Gattis celebrates 50 years of the 3 R’s

CNJ staff photo: Andy DeLisle Twyla Coleman has taught English at Gattis Junior High School for 20 years. Coleman also did her student teaching there and attended the school from 1974 to 1976.

By Rick White: CNJ Managing Editor

Jerry Bailey remembers being a pint-sized freshman who developed his first schoolboy crush on his music teacher when Gattis Junior High School opened its doors in 1957.

He was among the hundreds of students uprooted when the Clovis school district populated the city’s second junior high.

“I was a little apprehensive,” said Bailey, who played Sidney, Tom Sawyer’s half-brother, in a school operetta that year. “I didn’t want to leave my friends, and I didn’t want to make new ones.”

A half-century later, it is Gattis students and staff who are being uprooted to pave the way for a ninth-grade academy that will house the city’s freshmen. Gattis seventh- and eighth-graders will be dispersed to Yucca and Marshall junior highs.

The transition takes place at the start of the 2007-08 school year.

Gattis is holding a week-long celebration next week in honor of its 50th anniversary.

Named after longtime Clovis educator W.D. Gattis, the school on the city’s west side was built with $292,444 generated from the sale of the old high school.

Among Gattis students who went on to do bigger and better things were a major league baseball player, a Miss Black America and several state beauty queens, a handful of Division I college basketball players and a Division I coach, a leader of the Air Force Thunderbirds, and world-renowned wildlife artist Chuck Glikas.

Glikas, who still resides in Clovis, said geometry teacher Bob Riddell and geology teacher Sally Albright helped shaped his art.

“They taught how to be detailed and precise,” said Glikas, who remembers Riddell sharing his love for astronomy with his students.

“There’s a lot of precision-type thinking in art,” Glikas said.

Twyla Coleman, a freshman English teacher and former Gattis student, will stay at the school when it transitions to the ninth-grade academy.

“It felt like I never left,” said Coleman, who attended Gattis in 1974-76 and returned as a teacher when she graduated from college. “It’s my home away from home.”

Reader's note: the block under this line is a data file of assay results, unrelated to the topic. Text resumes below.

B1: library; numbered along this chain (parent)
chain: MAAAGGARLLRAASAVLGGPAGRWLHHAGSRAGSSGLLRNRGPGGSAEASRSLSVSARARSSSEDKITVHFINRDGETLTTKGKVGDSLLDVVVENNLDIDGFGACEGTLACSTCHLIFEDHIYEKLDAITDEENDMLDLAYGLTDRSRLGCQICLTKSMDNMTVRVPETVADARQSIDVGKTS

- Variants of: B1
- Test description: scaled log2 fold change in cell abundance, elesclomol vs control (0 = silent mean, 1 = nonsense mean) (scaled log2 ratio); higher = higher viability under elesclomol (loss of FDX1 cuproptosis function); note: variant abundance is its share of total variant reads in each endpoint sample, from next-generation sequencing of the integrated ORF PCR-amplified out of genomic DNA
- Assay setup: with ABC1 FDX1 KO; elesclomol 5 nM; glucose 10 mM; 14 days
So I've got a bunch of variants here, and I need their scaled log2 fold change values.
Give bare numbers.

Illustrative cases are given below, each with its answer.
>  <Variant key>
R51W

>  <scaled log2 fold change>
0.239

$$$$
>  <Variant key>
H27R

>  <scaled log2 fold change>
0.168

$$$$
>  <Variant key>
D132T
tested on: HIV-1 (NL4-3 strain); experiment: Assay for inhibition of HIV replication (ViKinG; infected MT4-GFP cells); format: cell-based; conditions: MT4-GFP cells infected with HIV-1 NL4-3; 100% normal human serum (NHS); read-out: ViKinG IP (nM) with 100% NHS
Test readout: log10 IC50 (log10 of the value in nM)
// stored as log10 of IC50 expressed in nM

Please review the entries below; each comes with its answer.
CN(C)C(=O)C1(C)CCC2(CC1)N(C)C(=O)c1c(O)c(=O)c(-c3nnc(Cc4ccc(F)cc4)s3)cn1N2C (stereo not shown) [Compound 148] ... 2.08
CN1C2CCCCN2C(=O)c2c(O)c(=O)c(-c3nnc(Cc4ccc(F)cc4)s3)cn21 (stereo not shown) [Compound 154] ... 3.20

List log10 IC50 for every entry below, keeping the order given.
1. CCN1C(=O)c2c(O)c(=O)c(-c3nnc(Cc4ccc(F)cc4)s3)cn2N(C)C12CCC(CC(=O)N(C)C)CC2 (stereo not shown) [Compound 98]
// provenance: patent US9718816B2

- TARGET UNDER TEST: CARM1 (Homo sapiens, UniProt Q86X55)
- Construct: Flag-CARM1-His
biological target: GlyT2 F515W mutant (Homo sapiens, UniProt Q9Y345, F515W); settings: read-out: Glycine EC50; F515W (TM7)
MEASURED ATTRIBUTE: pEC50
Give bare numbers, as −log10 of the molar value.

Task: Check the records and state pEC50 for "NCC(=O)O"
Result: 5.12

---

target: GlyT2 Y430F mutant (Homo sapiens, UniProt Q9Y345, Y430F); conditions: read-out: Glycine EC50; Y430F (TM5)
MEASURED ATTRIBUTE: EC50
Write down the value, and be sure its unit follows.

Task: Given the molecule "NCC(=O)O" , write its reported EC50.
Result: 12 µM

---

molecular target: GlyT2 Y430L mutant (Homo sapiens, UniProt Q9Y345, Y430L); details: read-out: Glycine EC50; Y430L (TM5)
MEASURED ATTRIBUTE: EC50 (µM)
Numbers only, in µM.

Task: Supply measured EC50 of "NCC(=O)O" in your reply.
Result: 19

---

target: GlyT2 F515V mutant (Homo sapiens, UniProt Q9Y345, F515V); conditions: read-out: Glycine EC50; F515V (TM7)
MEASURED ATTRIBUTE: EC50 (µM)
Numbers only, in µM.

She said she uses her experience as a Gattis student — “I wasn’t the best student but I wasn’t the worst” — in her teaching.

A melting pot of social and economic backgrounds, Gattis, Coleman said, is viewed by some as inferior.

“I tell them regardless of the stigma, anyone can succeed.”

A 20-year teaching veteran, Coleman is in favor of the freshman-only format.

“I think it’s time for a change,” she said. “I think the change will be better in terms of success of all the students.

“It’s real difficult to concentrate on high school credits when there are seventh-graders across the hall.”

Bailey is also back at Gattis, serving as a substitute teacher.

“It’s kind of strange to go back where you started out,” said Bailey, who remembers eating lunch on folding tables in the hallway that first year.

A former National Guardsman and building contractor, Bailey is more melancholy about ushering in another new area at Gattis. Mostly, he wished the school district had kept the Gattis name.

“I feel sorry for the family,” Bailey said. “I think the guy deserves more.”

By the numbers: Gattis in 1957

14
Classrooms

$10.30
Cost of building per square foot

$292, 444
Construction cost

21
Employees, including four social studies teachers, three math teachers, two PE teachers, an English teacher, Principal Emmett Shockley, a secretary and two cafeteria workers

A sampling of students on the Gattis Junior High Wall of Honor:

Randy Adrian, 1969-72, Clovis athletic director

Mona Bryant, 1973-75, Miss New Mexico-USA

Carol Ann Chisum, 1972-74, high school all-American basketball player

Nelson Franse, 1973-76, college basketball player and radio announcer

Chuck Glikas, 1966-69, accomplished artist

John Harris, 1968-70, college and major league baseball player

Dick Hunsaker, 1966-69, college basketball player and coach

Bubba Jennings, 1974-77, college and professional basketball player

Varetta Shankle, 1971-74, Miss Black America

Chuck Simpson, leader of the Air Force Thunderbirds

Teresa Rodriguez, 1980-82, Miss New Mexico, Miss Teen New Mexico